- The inversion also takes on a different context in light of economic activity outside of the U.S. Global financial markets are much more globally integrated than the U.S. economy, which remains fairly “closed.” There is currently more than $13 trillion in negative-yielding investment-grade bonds globally, which represents 43% of the ex-U.S. market. As crazy as it may seem, the U.S. 10-year Treasury yield of 1.5% looks attractive to yield-seeking investors, which has increased demand for U.S. debt and driven down yields. Therefore, the 10-year Treasury is saying more about global disinflation and relative yield differentials than it is about the intrinsic state of the U.S. economy. And of particular note regarding the letter, recent data have shown the U.S. consumer to be broadly unfazed by trade developments, continuing to both borrow and spend at healthy levels.
- It also bears mentioning that August has historically been one of the weaker months for the stock market, in part because of heavy vacation calendars and low market liquidity. We also add to that the rise of algorithmic trading, which likely triggered a wave of “sell” orders following the inversion and subsequent rounds of selling to cover positions or meet margin requirements for leveraged accounts. Expecting higher volatility over the next few weeks would be a reasonable assumption.
Figure 1: Yield curve is a poor timing tool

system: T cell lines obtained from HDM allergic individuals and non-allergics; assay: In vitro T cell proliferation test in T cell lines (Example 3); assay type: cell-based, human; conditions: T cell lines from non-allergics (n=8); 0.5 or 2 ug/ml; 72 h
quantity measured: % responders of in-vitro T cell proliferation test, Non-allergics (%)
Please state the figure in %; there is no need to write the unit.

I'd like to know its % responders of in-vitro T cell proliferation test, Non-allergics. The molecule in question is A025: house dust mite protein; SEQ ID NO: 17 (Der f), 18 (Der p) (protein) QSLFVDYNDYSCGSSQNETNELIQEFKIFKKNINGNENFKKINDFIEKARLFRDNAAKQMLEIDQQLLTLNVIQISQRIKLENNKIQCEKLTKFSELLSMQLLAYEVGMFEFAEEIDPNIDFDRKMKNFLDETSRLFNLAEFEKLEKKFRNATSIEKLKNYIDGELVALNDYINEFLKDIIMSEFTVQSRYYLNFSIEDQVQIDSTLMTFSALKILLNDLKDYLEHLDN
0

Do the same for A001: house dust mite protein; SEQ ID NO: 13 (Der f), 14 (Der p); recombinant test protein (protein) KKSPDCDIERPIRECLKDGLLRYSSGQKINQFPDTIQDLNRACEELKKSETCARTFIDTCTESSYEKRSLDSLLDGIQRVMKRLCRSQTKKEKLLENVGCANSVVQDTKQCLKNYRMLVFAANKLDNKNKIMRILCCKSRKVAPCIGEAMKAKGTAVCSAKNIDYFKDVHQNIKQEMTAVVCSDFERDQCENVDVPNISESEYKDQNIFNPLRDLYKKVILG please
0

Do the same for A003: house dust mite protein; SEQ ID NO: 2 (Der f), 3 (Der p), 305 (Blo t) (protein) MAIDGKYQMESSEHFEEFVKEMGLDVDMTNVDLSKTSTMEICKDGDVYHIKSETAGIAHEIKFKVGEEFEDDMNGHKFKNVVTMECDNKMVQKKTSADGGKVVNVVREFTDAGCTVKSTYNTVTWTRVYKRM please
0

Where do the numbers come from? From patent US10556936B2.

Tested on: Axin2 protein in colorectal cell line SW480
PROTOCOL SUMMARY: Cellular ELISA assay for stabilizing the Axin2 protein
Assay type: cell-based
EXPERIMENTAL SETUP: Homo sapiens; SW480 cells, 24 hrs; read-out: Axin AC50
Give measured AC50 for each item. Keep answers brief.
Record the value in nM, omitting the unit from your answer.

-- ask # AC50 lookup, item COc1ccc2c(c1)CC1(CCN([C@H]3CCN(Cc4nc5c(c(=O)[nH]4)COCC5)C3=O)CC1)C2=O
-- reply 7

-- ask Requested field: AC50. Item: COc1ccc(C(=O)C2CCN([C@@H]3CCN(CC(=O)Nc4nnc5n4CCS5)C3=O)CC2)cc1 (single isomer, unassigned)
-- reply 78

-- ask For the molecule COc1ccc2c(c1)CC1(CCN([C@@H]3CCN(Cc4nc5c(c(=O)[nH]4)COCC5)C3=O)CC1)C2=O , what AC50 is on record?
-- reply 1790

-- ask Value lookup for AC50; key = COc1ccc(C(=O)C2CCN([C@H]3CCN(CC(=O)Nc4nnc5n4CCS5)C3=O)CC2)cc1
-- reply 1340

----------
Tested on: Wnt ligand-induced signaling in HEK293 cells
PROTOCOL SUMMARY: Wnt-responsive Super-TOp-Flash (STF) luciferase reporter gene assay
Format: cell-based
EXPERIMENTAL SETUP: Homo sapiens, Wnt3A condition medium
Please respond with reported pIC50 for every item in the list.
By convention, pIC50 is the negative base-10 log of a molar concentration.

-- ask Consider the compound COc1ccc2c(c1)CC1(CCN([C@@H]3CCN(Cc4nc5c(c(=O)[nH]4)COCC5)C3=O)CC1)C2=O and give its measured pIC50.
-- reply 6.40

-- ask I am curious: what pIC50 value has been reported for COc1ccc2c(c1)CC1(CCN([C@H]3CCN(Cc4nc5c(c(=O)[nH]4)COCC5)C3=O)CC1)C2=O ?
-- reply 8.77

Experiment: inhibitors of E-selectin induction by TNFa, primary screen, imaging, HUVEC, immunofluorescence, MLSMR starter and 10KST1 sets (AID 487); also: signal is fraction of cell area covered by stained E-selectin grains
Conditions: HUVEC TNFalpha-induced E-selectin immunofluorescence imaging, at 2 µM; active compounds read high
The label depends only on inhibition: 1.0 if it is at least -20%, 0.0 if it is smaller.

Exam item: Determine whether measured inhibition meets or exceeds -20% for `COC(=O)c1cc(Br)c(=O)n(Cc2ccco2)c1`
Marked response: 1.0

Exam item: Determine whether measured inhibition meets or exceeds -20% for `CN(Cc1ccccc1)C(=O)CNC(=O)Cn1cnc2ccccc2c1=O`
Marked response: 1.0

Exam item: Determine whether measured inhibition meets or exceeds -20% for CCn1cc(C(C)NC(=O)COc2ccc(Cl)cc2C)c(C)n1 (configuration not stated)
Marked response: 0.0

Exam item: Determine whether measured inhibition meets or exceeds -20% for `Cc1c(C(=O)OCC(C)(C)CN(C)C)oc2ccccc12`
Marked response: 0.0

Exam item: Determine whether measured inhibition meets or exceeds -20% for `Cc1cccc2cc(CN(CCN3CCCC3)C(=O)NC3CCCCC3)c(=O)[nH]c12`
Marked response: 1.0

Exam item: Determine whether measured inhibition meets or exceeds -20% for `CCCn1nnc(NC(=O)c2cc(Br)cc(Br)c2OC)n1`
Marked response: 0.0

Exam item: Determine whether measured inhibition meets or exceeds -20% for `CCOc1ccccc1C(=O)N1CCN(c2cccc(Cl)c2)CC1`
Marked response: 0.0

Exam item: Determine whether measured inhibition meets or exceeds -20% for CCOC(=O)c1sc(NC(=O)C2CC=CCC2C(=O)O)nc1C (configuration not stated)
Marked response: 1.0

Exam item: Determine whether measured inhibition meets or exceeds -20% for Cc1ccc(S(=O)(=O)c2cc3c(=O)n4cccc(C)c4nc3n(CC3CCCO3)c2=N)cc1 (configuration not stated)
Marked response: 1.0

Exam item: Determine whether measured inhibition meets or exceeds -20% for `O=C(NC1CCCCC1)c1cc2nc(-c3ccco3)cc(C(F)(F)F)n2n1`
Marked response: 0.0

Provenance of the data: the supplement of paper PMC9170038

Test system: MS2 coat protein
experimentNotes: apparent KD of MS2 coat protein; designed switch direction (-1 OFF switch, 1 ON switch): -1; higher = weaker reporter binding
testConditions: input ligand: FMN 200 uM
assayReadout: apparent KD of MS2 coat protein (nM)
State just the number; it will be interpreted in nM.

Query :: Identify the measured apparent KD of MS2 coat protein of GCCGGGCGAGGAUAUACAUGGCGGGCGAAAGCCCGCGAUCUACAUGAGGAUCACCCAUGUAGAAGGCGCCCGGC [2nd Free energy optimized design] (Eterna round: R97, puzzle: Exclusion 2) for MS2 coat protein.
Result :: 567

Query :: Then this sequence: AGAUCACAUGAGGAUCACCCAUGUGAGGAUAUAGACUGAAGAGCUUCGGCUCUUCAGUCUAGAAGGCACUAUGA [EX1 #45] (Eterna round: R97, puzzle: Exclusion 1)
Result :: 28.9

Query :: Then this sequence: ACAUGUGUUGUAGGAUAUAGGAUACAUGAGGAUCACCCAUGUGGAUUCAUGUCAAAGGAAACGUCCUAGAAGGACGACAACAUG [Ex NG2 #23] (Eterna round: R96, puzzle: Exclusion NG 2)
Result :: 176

All of this is to say that we recognize the signal the inverted yield curve has given us, and we are wary of joining the “this-time-is-different” crowd. However, when we look at the collective picture, we find ourselves in a similar spot to where we were a few weeks ago: late cycle with mounting risks related to trade but no expectation of an imminent recession.
Fundamental analysis aside, we also believe that the Trump administration would be motivated to provide some tariff relief if the overall economy decelerates sharply into the 2020 presidential election. We reduced our equity exposure from an overweight to neutral and increased our exposure to high-quality fixed income back in May in anticipation of the rising trade risks and higher volatility playing out in the market today. We have also taken a more defensive tact within equity portfolios, seeking lower- volatility stocks and higher-quality balance sheets, i.e., those we believe offer high return on equity, high free cash flow, and low leverage (for more on this, see the recent Op Ed on CNBC.com). These moves have all worked quite well in our portfolios during the recent volatility bout.
As the economic and policy risks shift, we will continue to adjust portfolios to protect clients and take advantage of investment opportunities when they arise. But for now, steady as she goes.